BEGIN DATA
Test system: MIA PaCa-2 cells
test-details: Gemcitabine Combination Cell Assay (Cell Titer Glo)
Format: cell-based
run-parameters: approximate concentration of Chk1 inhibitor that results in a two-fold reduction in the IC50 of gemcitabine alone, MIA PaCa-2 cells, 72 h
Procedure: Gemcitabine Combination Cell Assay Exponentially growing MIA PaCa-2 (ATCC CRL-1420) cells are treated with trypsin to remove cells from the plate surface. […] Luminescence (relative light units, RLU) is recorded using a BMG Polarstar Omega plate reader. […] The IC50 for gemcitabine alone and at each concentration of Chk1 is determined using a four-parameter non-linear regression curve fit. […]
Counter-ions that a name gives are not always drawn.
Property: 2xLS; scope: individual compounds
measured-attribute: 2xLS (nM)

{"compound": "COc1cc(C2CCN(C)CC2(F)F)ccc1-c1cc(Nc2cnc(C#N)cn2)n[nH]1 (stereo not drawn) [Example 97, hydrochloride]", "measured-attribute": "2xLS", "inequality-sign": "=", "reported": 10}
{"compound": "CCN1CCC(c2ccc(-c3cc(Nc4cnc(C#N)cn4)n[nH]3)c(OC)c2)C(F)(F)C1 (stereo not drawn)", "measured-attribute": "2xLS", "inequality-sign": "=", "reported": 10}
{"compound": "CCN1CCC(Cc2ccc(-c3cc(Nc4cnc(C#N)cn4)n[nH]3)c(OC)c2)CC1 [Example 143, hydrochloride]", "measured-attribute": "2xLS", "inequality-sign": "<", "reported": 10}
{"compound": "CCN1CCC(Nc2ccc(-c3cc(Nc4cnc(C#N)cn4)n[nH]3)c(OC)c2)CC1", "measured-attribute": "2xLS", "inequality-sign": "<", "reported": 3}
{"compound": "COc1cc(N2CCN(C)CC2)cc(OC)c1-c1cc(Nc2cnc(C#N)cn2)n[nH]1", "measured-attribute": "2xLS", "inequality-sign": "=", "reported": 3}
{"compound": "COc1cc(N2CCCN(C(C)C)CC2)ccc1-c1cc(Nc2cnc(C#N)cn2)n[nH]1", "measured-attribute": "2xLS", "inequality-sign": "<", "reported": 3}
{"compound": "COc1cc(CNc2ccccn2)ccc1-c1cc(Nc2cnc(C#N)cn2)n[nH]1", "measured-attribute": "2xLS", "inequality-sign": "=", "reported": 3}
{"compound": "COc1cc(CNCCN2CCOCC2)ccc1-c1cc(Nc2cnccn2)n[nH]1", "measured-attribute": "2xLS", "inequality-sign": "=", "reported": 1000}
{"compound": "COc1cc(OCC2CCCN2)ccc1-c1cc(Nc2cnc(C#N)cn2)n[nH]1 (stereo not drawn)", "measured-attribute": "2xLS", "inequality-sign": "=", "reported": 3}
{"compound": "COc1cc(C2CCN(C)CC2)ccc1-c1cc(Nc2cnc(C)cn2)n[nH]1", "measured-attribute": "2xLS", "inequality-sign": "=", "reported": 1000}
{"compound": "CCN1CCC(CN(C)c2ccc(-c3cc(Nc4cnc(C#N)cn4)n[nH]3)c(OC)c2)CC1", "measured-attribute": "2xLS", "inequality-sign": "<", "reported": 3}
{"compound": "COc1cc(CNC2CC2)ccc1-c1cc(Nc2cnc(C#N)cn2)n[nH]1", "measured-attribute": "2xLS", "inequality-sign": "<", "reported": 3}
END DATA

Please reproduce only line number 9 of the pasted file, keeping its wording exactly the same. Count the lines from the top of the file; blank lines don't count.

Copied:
{"compound": "COc1cc(C2CCN(C)CC2(F)F)ccc1-c1cc(Nc2cnc(C#N)cn2)n[nH]1 (stereo not drawn) [Example 97, hydrochloride]", "measured-attribute": "2xLS", "inequality-sign": "=", "reported": 10}